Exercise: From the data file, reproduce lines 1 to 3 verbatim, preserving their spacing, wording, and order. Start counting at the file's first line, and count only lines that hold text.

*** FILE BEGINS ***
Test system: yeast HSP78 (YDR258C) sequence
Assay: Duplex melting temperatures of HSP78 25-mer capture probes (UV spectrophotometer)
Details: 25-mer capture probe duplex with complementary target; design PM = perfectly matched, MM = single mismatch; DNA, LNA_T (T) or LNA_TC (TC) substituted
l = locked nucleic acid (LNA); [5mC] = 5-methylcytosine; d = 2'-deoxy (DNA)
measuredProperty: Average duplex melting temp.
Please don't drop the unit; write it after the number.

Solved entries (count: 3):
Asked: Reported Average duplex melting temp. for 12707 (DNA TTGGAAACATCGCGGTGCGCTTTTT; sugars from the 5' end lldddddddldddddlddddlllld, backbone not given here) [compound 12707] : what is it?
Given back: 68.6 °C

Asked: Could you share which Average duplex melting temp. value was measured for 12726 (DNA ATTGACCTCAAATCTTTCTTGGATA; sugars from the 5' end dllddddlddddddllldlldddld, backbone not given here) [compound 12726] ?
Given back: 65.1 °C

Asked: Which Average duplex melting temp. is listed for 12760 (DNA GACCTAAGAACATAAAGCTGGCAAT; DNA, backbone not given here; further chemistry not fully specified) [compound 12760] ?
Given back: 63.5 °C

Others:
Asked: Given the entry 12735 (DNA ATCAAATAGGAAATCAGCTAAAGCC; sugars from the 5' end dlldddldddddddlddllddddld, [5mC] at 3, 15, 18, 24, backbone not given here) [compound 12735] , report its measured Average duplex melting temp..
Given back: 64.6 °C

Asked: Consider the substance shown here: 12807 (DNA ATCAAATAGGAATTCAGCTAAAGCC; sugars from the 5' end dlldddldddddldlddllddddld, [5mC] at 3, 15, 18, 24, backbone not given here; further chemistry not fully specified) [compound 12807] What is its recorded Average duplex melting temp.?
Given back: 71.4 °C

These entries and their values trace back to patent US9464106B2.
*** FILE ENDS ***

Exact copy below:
Test system: yeast HSP78 (YDR258C) sequence
Assay: Duplex melting temperatures of HSP78 25-mer capture probes (UV spectrophotometer)
Details: 25-mer capture probe duplex with complementary target; design PM = perfectly matched, MM = single mismatch; DNA, LNA_T (T) or LNA_TC (TC) substituted